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August 3, 2009

Music we've been missing (Part 4); an American romantic

Call me old fashioned, but I'll always have a soft spot for the romantic repertoire -- and the neo-romantic. Hey, I'm down with atonality, too, and just about every other stylistic language, but I'm still a pushover for a good tune and rich harmony. So, when it comes to considering worthy music we don't hear enough of in our concert halls these days, I'm bound to think of Howard Hanson.

Although he's had his champions in recent years (notably Gerard Schwarz and Leonard Slatkin), the composer still seems to be pretty much ignored by American orchestras. And my guess is that most American audiences have little knowledge of Hanson, or little interest in him.

Of course, there's a long list of other American composers likewise left on the sidelines. Locally, we have barely scratched the surface of the repertoire left by our greatest composer, Charles Ives, for example. Out of sheer patriotic duty, if nothing else, his music should be programmed every season -- and I'm talking about a lot more than just the occasional posing of The Unanswered Question. American concert-goers should embrace his Symphony No. 2 as fervently as Russians embrace Tchaikovsky's Fifth. We need to hear Ives' challenging Symphony No. 4, too.

But I digress. I'll return to Ives in another installment of this riveting what-we're-missing series. For now, back to Hanson. My own favorite, naturally, is ...

his Symphony No. 2, which carries the name "Romantic." The big, recurring theme in this score is one of those melodies that just burrows into you (if you're at all susceptible to this sort of thing), and the whole piece reveals sensitive craftsmanship.

I still remember the first time I encountered this symphony at some tender age, when I switched the dial on the car radio as I was driving. The sound hooked me, so much so that I had to sit in the parking lot after getting wherever I was going and hear the rest, so I could find out what it was. I've been an ardent fan of that symphony ever since.

There's more where that came from, of course -- six other symphonies, for starters. And it's worth noting Hanson's only opera, Merry Mount, which had its stage premiere at the Met in 1934 with no less than Lawrence Tibbett in the cast and Tulio Serafin conducting. The work has much to recommend it, as a recent recording (its first) demonstrates, so maybe that will help spark some renewed interest.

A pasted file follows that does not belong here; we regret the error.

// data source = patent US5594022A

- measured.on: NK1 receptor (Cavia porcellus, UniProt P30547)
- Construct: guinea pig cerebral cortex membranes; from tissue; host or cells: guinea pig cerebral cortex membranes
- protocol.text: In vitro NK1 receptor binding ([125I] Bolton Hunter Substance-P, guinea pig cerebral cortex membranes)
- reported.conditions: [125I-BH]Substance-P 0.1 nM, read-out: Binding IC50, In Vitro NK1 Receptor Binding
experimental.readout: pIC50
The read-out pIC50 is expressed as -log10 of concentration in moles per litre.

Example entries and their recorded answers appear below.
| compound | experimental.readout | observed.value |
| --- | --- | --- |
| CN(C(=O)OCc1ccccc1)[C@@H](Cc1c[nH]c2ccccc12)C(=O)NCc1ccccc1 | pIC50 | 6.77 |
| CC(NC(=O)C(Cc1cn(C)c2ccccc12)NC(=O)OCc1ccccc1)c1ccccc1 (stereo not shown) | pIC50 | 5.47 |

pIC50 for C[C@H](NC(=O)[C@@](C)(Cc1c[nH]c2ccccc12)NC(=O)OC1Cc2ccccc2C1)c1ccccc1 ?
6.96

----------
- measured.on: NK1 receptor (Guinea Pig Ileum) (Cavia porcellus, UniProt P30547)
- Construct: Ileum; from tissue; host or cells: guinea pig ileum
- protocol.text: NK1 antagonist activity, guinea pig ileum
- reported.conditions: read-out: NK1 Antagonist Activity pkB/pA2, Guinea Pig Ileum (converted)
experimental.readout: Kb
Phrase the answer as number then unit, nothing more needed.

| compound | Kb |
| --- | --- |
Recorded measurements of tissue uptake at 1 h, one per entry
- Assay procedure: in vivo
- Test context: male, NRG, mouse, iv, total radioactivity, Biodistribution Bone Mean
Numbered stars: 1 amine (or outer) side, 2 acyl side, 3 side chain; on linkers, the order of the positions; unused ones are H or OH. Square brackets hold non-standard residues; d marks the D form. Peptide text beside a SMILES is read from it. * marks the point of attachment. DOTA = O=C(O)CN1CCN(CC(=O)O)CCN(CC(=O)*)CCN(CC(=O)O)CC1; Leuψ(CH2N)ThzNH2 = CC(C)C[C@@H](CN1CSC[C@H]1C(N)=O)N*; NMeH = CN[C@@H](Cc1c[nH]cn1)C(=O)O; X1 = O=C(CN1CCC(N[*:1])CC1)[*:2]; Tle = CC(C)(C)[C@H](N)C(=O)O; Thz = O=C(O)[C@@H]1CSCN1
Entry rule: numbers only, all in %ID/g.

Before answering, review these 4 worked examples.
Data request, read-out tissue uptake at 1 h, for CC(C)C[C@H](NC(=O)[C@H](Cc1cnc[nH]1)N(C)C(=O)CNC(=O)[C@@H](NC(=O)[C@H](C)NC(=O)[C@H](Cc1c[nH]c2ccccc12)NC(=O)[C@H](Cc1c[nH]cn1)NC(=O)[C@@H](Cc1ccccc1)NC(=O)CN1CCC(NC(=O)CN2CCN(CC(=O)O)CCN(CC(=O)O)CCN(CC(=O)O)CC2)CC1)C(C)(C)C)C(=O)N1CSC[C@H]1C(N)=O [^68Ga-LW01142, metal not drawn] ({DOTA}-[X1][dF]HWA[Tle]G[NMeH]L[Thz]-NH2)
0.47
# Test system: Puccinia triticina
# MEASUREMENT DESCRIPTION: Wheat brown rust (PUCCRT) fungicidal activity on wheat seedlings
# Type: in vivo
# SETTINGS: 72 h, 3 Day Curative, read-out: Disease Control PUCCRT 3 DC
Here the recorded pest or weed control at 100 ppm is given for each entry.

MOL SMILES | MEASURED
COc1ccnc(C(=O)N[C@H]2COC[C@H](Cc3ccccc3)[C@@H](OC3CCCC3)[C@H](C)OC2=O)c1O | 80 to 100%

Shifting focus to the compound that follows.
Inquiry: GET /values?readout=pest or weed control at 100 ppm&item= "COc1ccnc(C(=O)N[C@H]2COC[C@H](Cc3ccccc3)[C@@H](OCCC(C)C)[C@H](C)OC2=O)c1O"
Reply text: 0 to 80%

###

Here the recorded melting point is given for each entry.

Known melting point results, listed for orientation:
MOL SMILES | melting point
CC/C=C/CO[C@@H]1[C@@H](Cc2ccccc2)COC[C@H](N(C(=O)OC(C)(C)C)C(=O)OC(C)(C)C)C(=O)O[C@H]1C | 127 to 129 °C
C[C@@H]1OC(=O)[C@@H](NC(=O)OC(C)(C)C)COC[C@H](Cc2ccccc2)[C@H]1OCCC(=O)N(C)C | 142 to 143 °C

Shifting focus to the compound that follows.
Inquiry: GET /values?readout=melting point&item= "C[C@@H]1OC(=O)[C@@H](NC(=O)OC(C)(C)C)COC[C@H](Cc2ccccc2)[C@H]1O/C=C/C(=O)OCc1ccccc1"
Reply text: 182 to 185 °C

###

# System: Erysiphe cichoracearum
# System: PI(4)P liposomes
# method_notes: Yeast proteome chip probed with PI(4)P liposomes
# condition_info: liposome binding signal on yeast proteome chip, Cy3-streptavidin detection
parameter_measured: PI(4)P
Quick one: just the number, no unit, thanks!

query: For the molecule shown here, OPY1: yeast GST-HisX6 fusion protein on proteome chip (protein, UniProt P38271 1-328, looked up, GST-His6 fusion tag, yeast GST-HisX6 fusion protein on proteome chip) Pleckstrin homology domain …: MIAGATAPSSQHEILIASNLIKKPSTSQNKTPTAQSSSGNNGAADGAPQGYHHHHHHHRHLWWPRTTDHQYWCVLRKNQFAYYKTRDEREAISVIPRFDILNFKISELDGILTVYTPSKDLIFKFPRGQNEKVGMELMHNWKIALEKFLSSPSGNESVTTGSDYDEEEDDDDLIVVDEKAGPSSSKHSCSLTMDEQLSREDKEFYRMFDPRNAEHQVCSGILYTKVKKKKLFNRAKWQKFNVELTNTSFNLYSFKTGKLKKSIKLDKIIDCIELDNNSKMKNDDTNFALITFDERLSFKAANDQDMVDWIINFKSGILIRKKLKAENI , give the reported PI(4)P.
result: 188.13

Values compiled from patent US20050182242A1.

Meanwhile, those symphonies await greater attention. Here are excerpts from the first three, which, I hope you'll agree, demonstrate how much great stuff we've been missing:

 

Posted by Tim Smith at 5:05 PM | | Comments (6)
        

Comments

Did Slatkin program any of Hanson's music while he was music director of the NSO? I don't remember.

In fact I see that Slatkin is much more adventurous as a programmer when he guest conducts. Look at the works he conducted with the NY Philharmonic - thankfully readily available due to the database search (thing that ALL orchestras should provide, but I digress) - and compare with his NSO programming. Yes, he led some important premieres - Turangalila, Glagolitic Mass, Shostakovich 15 (with Rostropovich's former band!!!) but he could have gone further...

One thing he did is William Schuman 8th which is IMO as good as the 3rd.

I'll have to check out the NSO/Slatkin files to see if Hanson made it. Slatkin certainly did some other great rep with that band. And, when it comes to American music, I seem to recall that Rostropovich, of all people, led the orchestra in works by Chadwick and some other now largely forgotten composers. TIM

Thank you for mentioning Hanson. While taking piano lessons in elementary-high school, my piano teacher rolled out Hanson pieces (miniatures, a sonata, part of the piano concerto) for pedagogical purposes, and they remain some of my favorites.

And thanks again for starting this particular blog theme! The French installment a couple weeks ago inspired me to listen to recordings sitting dormant on my shelves for a couple of years, as well as dig out some melodie to get it back in my voice. I really appreciate it.

Thanks so much being a part of the what-we're-missing discussion. And for the Hanson memory, which reminds me to dig out a book of his piano pieces I got some time ago. I recall they were quite effective (the ones easy enough for me to play, that is). TIM